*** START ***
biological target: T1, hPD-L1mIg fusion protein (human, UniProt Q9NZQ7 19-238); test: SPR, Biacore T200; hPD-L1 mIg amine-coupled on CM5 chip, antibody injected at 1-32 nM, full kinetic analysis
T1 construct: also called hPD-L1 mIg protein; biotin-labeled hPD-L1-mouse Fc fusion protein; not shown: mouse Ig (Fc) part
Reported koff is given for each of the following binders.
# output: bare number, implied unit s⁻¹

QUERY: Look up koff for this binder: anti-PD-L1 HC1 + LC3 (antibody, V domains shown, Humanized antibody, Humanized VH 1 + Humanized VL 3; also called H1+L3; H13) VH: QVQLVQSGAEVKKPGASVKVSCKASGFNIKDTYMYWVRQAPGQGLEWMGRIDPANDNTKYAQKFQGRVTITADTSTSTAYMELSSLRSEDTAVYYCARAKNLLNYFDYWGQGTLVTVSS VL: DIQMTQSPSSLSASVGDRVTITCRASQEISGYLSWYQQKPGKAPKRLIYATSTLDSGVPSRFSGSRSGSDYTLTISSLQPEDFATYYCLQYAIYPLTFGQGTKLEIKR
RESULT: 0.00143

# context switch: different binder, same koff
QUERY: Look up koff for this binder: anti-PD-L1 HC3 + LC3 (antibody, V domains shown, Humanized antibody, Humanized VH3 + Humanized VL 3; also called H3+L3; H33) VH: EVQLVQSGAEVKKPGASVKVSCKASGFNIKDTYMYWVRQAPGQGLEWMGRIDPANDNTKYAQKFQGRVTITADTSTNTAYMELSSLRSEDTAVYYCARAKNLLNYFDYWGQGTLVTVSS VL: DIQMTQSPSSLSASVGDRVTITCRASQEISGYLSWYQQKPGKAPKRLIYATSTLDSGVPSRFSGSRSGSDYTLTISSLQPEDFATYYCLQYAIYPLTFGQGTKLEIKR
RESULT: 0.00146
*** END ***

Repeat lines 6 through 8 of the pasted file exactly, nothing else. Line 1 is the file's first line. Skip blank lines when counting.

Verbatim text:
RESULT: 0.00143

# context switch: different binder, same koff
QUERY: Look up koff for this binder: anti-PD-L1 HC3 + LC3 (antibody, V domains shown, Humanized antibody, Humanized VH3 + Humanized VL 3; also called H3+L3; H33) VH: EVQLVQSGAEVKKPGASVKVSCKASGFNIKDTYMYWVRQAPGQGLEWMGRIDPANDNTKYAQKFQGRVTITADTSTNTAYMELSSLRSEDTAVYYCARAKNLLNYFDYWGQGTLVTVSS VL: DIQMTQSPSSLSASVGDRVTITCRASQEISGYLSWYQQKPGKAPKRLIYATSTLDSGVPSRFSGSRSGSDYTLTISSLQPEDFATYYCLQYAIYPLTFGQGTKLEIKR